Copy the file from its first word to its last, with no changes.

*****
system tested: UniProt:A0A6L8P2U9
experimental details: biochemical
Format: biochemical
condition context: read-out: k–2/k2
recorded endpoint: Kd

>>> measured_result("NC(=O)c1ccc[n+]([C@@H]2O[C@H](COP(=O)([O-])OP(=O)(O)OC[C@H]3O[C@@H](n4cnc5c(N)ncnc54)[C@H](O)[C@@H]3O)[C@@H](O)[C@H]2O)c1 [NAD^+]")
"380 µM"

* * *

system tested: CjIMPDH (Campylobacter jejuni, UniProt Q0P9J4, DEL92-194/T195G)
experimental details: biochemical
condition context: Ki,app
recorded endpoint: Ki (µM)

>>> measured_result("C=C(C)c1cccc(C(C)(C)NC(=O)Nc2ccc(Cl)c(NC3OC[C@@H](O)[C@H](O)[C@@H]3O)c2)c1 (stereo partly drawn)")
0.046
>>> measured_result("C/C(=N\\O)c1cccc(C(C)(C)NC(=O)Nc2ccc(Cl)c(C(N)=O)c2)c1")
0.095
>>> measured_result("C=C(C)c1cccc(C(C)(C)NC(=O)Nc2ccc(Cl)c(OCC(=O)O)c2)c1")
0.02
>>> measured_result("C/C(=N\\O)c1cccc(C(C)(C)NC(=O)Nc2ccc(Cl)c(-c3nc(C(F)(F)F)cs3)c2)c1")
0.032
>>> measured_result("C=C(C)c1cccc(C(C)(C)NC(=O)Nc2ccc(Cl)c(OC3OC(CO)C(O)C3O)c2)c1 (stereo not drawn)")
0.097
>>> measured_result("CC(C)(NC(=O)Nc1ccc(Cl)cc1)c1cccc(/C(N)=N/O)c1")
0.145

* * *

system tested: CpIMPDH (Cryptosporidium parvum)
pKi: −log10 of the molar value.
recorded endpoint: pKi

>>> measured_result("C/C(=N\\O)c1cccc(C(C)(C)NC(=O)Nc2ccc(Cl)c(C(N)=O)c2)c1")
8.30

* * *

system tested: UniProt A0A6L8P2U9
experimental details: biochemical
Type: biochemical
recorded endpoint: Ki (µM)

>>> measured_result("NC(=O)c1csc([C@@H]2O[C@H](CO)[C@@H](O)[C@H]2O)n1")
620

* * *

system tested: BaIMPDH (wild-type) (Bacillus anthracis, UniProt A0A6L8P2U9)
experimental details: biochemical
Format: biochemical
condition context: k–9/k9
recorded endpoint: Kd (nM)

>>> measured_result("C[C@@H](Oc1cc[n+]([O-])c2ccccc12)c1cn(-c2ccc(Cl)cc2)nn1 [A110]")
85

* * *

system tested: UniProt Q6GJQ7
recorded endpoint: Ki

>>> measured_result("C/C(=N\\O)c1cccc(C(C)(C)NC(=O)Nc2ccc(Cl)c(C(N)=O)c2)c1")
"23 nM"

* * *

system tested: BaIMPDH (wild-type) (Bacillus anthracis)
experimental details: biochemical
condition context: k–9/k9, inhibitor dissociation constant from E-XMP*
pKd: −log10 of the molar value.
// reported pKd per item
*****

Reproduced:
system tested: UniProt:A0A6L8P2U9
experimental details: biochemical
Format: biochemical
condition context: read-out: k–2/k2
recorded endpoint: Kd

>>> measured_result("NC(=O)c1ccc[n+]([C@@H]2O[C@H](COP(=O)([O-])OP(=O)(O)OC[C@H]3O[C@@H](n4cnc5c(N)ncnc54)[C@H](O)[C@@H]3O)[C@@H](O)[C@H]2O)c1 [NAD^+]")
"380 µM"

* * *

system tested: CjIMPDH (Campylobacter jejuni, UniProt Q0P9J4, DEL92-194/T195G)
experimental details: biochemical
condition context: Ki,app
recorded endpoint: Ki (µM)

>>> measured_result("C=C(C)c1cccc(C(C)(C)NC(=O)Nc2ccc(Cl)c(NC3OC[C@@H](O)[C@H](O)[C@@H]3O)c2)c1 (stereo partly drawn)")
0.046
>>> measured_result("C/C(=N\\O)c1cccc(C(C)(C)NC(=O)Nc2ccc(Cl)c(C(N)=O)c2)c1")
0.095
>>> measured_result("C=C(C)c1cccc(C(C)(C)NC(=O)Nc2ccc(Cl)c(OCC(=O)O)c2)c1")
0.02
>>> measured_result("C/C(=N\\O)c1cccc(C(C)(C)NC(=O)Nc2ccc(Cl)c(-c3nc(C(F)(F)F)cs3)c2)c1")
0.032
>>> measured_result("C=C(C)c1cccc(C(C)(C)NC(=O)Nc2ccc(Cl)c(OC3OC(CO)C(O)C3O)c2)c1 (stereo not drawn)")
0.097
>>> measured_result("CC(C)(NC(=O)Nc1ccc(Cl)cc1)c1cccc(/C(N)=N/O)c1")
0.145

* * *

system tested: CpIMPDH (Cryptosporidium parvum)
pKi: −log10 of the molar value.
recorded endpoint: pKi

>>> measured_result("C/C(=N\\O)c1cccc(C(C)(C)NC(=O)Nc2ccc(Cl)c(C(N)=O)c2)c1")
8.30

* * *

system tested: UniProt A0A6L8P2U9
experimental details: biochemical
Type: biochemical
recorded endpoint: Ki (µM)

>>> measured_result("NC(=O)c1csc([C@@H]2O[C@H](CO)[C@@H](O)[C@H]2O)n1")
620

* * *

system tested: BaIMPDH (wild-type) (Bacillus anthracis, UniProt A0A6L8P2U9)
experimental details: biochemical
Format: biochemical
condition context: k–9/k9
recorded endpoint: Kd (nM)

>>> measured_result("C[C@@H](Oc1cc[n+]([O-])c2ccccc12)c1cn(-c2ccc(Cl)cc2)nn1 [A110]")
85

* * *

system tested: UniProt Q6GJQ7
recorded endpoint: Ki

>>> measured_result("C/C(=N\\O)c1cccc(C(C)(C)NC(=O)Nc2ccc(Cl)c(C(N)=O)c2)c1")
"23 nM"

* * *

system tested: BaIMPDH (wild-type) (Bacillus anthracis)
experimental details: biochemical
condition context: k–9/k9, inhibitor dissociation constant from E-XMP*
pKd: −log10 of the molar value.
// reported pKd per item